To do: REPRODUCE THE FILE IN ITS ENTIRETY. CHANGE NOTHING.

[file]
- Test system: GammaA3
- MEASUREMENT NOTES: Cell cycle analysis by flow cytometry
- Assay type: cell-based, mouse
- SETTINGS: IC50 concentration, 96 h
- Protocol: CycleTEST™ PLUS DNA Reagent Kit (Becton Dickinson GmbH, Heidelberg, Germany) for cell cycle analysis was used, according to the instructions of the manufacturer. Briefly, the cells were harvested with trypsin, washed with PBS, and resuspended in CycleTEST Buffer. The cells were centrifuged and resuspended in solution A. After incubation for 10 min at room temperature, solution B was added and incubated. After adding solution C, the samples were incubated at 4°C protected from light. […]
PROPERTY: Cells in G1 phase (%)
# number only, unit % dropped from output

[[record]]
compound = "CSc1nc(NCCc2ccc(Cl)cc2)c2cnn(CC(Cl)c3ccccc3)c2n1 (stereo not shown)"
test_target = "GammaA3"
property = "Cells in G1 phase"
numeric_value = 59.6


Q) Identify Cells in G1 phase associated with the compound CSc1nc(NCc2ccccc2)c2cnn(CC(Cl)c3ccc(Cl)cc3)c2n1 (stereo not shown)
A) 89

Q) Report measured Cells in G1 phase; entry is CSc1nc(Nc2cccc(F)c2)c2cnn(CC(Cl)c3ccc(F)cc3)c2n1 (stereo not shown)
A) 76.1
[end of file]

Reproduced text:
- Test system: GammaA3
- MEASUREMENT NOTES: Cell cycle analysis by flow cytometry
- Assay type: cell-based, mouse
- SETTINGS: IC50 concentration, 96 h
- Protocol: CycleTEST™ PLUS DNA Reagent Kit (Becton Dickinson GmbH, Heidelberg, Germany) for cell cycle analysis was used, according to the instructions of the manufacturer. Briefly, the cells were harvested with trypsin, washed with PBS, and resuspended in CycleTEST Buffer. The cells were centrifuged and resuspended in solution A. After incubation for 10 min at room temperature, solution B was added and incubated. After adding solution C, the samples were incubated at 4°C protected from light. […]
PROPERTY: Cells in G1 phase (%)
# number only, unit % dropped from output

[[record]]
compound = "CSc1nc(NCCc2ccc(Cl)cc2)c2cnn(CC(Cl)c3ccccc3)c2n1 (stereo not shown)"
test_target = "GammaA3"
property = "Cells in G1 phase"
numeric_value = 59.6


Q) Identify Cells in G1 phase associated with the compound CSc1nc(NCc2ccccc2)c2cnn(CC(Cl)c3ccc(Cl)cc3)c2n1 (stereo not shown)
A) 89

Q) Report measured Cells in G1 phase; entry is CSc1nc(Nc2cccc(F)c2)c2cnn(CC(Cl)c3ccc(F)cc3)c2n1 (stereo not shown)
A) 76.1